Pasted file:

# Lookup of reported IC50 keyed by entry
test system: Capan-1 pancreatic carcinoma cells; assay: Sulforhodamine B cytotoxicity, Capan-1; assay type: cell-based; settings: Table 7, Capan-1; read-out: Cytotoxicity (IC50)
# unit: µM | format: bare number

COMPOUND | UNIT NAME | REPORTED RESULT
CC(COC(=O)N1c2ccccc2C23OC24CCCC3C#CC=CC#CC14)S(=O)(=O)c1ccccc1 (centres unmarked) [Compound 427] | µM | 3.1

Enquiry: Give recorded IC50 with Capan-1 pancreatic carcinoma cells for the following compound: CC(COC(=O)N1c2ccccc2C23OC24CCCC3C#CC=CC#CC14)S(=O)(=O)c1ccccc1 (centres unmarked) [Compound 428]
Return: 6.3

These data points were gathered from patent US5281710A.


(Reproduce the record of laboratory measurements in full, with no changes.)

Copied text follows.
# Lookup of reported IC50 keyed by entry
test system: Capan-1 pancreatic carcinoma cells; assay: Sulforhodamine B cytotoxicity, Capan-1; assay type: cell-based; settings: Table 7, Capan-1; read-out: Cytotoxicity (IC50)
# unit: µM | format: bare number

COMPOUND | UNIT NAME | REPORTED RESULT
CC(COC(=O)N1c2ccccc2C23OC24CCCC3C#CC=CC#CC14)S(=O)(=O)c1ccccc1 (centres unmarked) [Compound 427] | µM | 3.1

Enquiry: Give recorded IC50 with Capan-1 pancreatic carcinoma cells for the following compound: CC(COC(=O)N1c2ccccc2C23OC24CCCC3C#CC=CC#CC14)S(=O)(=O)c1ccccc1 (centres unmarked) [Compound 428]
Return: 6.3

These data points were gathered from patent US5281710A.